Gradient “celebrity matching” photo app sparks privacy fears

If you’ve been following trendy news sites over the past week, you’ve probably heard of a new – or at least a newly popular – app called Gradient.

Gradient pitches itself as “the next big thing in the world of mobile photo editing”, heavily promoting a new feature that supposedly lets you:

Find what famous person do [sic] you look like with our brand new AI feature! Our precise technology powered by artificial intelligence will amaze you with an accurate result. Don’t forget to share it with your friends as a post or a story!

Despite the “photo editor” category being a crowded field on both Google Play and in Apple’s App Store. The company that produces the app, Ticket to the Moon, Inc. (TttM) has hit the publicity jackpot in the last few days, splashing out on celebrity advertising on social media sites such as Instagram.

Apparently, three of the Kardashian sisters have recently posted paid endorsements for the Gradient’s You Look Like… feature, with Kourtney claiming the app matched her to Audrey Hepburn, Kim looking like Elizabeth Taylor, and Khloe coming up as the doppelgänger of the late Anna Nicole Smith.

 

We tried You Look Like… ourselves, and the results were rather less accurate than we expected from “precise technology powered by artificial intelligence.”

For example, we fed in a picture of the office carpet…

…and were confidently told that it looked liked Nelson Mandela.

If you don’t like the first celebrity you get, there’s a ‘next’ button that lets you try again.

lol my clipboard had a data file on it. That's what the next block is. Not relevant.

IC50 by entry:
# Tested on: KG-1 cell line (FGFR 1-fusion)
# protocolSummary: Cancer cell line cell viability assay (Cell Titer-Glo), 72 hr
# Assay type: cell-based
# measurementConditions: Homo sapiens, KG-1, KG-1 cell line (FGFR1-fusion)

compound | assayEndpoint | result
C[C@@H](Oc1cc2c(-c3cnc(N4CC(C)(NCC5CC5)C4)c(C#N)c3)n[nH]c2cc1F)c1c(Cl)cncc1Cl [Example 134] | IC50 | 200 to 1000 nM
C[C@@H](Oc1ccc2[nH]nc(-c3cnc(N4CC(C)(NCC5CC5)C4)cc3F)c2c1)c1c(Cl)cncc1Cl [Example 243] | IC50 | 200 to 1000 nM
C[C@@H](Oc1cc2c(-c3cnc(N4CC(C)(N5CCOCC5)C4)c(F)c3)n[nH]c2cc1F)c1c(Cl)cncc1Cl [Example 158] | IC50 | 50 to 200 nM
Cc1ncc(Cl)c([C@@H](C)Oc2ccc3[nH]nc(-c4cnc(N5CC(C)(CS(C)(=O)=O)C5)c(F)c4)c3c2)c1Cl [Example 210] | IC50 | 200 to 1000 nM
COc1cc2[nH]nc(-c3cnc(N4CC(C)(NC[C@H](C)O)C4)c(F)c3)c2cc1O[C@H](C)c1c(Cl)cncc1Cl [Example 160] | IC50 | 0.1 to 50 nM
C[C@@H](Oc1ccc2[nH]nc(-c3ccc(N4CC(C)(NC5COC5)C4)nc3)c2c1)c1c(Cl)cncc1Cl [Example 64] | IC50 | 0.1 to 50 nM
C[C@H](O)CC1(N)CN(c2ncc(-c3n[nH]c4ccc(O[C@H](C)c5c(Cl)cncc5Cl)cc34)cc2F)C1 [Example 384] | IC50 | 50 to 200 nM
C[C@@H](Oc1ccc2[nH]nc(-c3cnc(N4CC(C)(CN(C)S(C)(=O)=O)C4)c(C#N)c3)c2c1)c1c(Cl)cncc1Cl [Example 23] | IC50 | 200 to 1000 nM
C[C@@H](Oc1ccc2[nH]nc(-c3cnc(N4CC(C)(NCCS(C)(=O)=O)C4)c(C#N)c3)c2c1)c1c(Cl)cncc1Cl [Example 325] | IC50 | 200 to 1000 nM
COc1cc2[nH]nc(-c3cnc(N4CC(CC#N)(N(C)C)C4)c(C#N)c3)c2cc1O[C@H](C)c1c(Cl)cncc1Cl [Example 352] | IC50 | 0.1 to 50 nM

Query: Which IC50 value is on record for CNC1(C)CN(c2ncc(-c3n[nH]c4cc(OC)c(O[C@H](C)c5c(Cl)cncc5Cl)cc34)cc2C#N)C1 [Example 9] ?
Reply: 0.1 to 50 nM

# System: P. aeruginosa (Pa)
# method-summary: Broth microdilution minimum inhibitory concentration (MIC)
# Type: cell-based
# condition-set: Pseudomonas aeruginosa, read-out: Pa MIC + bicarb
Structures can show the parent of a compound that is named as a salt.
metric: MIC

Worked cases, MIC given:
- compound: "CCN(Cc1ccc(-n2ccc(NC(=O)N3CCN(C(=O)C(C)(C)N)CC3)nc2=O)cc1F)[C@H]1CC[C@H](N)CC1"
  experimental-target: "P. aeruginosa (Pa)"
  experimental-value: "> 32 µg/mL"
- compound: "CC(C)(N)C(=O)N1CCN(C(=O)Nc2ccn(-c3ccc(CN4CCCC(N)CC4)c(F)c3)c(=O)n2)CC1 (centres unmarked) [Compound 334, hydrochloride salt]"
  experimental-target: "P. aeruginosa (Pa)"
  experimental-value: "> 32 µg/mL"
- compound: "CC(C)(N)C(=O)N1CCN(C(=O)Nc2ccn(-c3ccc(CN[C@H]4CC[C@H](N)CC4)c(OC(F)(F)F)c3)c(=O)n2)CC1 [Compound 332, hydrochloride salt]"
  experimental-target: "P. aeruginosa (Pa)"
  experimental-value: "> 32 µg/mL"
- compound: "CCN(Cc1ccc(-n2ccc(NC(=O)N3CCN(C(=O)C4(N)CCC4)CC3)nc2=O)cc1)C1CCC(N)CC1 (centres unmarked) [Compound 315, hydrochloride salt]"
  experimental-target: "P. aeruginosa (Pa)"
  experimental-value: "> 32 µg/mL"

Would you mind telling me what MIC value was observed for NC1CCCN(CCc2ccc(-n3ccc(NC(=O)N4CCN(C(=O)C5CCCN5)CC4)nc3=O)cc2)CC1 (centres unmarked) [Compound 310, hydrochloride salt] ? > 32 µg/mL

We fed the Sophos Mobile Security shield icon into the Who’s Your Twin feature and were twinned variously with actress Vanessa Hudgens and psychonaut Aldous Huxley, which seemed a fascinatingly unlikely pair of matches.

The following day, Gradient paired up exactly the same shield with famous footballer David Beckham and US founding father James Madison.

Harmless fun?

In short, the app looks more like a bit of passingly harmless fun than a serious facial recognition system…

…and that has got people wondering why an unknown company would spend a massive amount of marketing money – perhaps millions of dollars – on an app that feels unlikely to be a lasting and commercially viable phenomenon.

The burning question online, therefore, has been, “Is the app safe?”

If you remember the FaceApp privacy scare back in June 2019 – that was the app that claimed to show you what you’d look like in the future by applying an ageing algorithm – then you won’t be surprised to hear people voicing the same concerns over Gradient.

In particular, people are wondering, “What on earth are they going to do with the pictures that get uploaded?”

Like FaceApp before it, Gradient has terms of use stating [2019-10-28T14:50Z] that:

You hereby grant to Gradient a non-exclusive, fully paid and royalty-free, transferable, sub-licensable, worldwide license to use Your Content to provide our Service, subject to the Privacy Policy.

But, as we pointed out when FaceApp was all the rage, this sort of licence is neither unusual nor surprising, and many image processing and social media sites have similar terms and conditions.

A much bigger concern over Gradient, in our opinion, is the fact that although it’s technically a free app, it could end up costing you more than you thought.

The app’s Google Play Store page claims that the monthly fee is just $3.99, with $19.99 buying you a full year: